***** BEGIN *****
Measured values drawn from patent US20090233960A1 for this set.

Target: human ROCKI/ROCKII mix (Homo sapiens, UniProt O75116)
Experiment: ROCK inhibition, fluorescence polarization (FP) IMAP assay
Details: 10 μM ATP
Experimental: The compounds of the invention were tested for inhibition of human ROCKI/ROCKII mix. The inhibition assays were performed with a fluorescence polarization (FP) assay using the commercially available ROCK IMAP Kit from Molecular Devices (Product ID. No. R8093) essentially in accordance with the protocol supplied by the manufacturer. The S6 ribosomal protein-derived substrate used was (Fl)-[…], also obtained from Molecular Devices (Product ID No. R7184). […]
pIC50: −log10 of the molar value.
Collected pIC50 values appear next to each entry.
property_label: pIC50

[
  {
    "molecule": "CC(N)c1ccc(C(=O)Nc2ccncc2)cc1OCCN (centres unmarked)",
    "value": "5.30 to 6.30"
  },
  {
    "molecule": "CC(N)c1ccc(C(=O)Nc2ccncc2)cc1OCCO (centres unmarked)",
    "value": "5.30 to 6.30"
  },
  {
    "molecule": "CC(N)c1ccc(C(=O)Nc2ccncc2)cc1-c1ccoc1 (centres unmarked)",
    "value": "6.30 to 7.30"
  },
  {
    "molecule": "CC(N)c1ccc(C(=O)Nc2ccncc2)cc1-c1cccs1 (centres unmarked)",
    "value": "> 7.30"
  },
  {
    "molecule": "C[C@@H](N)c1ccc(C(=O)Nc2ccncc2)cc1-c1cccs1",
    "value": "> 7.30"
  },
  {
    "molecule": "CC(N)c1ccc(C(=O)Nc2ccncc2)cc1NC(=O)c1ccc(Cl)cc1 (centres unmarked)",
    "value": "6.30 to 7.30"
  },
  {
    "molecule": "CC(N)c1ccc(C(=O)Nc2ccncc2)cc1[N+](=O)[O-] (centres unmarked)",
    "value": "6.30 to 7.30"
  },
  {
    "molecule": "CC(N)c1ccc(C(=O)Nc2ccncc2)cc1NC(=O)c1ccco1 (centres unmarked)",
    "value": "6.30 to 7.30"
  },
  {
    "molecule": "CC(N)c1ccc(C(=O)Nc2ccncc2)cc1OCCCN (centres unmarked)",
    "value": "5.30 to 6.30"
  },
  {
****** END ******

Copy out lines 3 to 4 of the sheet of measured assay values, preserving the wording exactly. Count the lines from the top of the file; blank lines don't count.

Experiment: ROCK inhibition, fluorescence polarization (FP) IMAP assay
Details: 10 μM ATP